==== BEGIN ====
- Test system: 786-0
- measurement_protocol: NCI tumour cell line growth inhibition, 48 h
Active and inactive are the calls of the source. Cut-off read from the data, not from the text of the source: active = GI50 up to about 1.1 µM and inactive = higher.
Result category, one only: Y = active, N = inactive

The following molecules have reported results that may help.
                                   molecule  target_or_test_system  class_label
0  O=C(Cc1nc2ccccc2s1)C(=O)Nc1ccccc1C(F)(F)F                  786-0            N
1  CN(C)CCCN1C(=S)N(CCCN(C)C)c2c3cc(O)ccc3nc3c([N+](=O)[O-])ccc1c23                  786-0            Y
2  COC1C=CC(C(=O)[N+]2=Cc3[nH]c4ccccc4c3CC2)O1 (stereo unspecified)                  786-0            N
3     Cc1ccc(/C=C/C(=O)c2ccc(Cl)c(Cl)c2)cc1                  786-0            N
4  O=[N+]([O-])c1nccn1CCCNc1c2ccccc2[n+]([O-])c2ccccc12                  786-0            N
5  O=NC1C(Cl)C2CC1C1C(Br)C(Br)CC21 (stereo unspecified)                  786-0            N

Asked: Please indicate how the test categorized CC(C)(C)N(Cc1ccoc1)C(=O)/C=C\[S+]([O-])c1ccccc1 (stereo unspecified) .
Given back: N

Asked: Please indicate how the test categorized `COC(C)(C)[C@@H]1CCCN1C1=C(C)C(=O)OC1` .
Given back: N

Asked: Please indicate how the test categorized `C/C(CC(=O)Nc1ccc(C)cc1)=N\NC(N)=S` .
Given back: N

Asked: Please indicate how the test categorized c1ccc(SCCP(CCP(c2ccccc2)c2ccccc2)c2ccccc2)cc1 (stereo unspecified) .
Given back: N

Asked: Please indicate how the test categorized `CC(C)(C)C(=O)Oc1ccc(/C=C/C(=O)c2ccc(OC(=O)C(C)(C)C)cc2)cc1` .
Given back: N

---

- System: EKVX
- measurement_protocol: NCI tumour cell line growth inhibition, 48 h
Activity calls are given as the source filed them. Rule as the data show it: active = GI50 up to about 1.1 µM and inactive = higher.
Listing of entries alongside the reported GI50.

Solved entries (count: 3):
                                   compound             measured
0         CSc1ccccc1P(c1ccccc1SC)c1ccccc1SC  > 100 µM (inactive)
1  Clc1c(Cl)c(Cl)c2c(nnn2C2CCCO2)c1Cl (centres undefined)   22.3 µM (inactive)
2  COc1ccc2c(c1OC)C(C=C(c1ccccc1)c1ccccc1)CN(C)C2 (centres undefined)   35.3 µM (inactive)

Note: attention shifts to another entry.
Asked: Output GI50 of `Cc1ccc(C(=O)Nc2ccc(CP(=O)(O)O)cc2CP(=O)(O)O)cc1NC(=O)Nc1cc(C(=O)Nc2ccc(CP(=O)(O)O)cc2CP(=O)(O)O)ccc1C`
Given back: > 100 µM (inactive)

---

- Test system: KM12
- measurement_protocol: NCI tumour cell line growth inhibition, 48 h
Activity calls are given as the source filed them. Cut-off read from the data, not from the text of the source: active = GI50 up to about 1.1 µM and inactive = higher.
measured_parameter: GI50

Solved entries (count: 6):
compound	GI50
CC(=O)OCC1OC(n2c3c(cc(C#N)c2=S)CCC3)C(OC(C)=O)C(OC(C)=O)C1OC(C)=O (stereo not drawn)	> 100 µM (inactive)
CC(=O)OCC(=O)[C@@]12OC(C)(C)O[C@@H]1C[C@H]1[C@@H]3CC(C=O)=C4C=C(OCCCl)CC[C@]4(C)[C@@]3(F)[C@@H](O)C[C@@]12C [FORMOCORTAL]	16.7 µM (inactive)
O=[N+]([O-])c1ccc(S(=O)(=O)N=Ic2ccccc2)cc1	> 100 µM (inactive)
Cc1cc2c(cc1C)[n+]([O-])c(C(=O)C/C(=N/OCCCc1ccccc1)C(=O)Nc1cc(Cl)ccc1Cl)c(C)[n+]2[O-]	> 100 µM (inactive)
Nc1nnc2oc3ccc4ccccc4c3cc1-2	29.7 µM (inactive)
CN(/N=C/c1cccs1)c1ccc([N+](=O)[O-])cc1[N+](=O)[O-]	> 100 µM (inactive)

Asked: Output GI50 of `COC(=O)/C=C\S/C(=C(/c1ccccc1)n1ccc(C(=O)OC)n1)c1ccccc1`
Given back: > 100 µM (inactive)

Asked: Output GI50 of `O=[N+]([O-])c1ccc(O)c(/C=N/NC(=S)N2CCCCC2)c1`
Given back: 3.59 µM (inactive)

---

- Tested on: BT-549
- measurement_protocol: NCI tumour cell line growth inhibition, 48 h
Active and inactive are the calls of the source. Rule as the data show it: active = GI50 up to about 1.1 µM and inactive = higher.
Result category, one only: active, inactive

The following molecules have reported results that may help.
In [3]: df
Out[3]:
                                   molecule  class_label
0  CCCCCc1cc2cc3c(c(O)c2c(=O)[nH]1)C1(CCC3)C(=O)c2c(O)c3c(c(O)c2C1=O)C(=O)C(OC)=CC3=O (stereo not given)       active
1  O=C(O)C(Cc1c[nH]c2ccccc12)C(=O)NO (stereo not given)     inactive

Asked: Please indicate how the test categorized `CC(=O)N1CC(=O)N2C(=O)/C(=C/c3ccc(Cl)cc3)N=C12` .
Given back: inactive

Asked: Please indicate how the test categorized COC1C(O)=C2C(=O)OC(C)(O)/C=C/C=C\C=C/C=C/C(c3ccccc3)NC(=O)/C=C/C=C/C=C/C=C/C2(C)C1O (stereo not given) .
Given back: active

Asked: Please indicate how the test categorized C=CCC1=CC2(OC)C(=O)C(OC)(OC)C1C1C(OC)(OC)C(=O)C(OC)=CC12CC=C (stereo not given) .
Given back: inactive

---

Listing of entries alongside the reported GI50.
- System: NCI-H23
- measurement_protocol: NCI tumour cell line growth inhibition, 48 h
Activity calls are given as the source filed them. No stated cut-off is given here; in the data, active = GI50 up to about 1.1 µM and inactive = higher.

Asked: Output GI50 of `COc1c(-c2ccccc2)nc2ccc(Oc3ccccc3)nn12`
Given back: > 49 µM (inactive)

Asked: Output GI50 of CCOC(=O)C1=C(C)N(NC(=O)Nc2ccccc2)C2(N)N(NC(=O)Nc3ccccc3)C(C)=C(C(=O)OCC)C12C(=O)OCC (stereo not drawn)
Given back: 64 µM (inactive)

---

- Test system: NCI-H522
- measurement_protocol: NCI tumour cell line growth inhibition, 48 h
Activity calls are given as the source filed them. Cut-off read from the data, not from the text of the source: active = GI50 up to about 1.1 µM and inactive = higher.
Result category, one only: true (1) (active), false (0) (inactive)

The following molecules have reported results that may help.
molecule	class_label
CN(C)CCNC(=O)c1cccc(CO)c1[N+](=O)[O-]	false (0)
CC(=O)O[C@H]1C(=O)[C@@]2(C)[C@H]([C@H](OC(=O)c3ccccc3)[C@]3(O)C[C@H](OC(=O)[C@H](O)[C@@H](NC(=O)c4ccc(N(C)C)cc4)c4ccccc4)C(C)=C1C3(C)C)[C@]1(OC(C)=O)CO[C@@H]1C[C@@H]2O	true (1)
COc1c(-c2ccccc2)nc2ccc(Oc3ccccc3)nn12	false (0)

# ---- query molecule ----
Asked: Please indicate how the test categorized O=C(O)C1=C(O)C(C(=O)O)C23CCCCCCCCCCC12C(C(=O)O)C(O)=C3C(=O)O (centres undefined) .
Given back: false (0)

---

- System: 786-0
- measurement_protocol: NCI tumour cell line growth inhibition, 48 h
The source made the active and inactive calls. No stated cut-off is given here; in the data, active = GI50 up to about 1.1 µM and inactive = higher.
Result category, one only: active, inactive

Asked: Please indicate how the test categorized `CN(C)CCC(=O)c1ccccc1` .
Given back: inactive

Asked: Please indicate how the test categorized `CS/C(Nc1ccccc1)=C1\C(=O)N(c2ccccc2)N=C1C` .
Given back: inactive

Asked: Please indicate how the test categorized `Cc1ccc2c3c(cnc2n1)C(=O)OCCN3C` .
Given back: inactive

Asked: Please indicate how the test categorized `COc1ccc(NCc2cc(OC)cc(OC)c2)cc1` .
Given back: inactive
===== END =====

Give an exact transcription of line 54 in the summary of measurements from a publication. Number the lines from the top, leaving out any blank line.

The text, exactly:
- Tested on: BT-549